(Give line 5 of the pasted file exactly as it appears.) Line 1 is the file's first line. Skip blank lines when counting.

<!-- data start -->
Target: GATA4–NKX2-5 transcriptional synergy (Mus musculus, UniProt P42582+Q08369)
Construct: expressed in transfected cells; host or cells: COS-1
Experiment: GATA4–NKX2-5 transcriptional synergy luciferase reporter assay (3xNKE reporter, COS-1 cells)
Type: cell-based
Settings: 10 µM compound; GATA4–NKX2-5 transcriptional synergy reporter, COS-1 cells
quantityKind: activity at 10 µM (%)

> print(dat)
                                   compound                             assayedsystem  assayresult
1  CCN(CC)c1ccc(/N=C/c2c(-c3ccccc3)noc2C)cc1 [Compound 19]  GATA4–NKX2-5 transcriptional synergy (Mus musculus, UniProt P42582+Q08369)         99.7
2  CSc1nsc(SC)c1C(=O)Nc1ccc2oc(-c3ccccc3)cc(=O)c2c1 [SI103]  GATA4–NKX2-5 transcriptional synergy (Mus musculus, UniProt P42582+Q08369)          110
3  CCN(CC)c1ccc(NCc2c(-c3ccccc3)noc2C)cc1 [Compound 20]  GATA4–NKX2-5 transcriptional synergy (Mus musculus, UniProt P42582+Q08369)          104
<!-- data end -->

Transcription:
Settings: 10 µM compound; GATA4–NKX2-5 transcriptional synergy reporter, COS-1 cells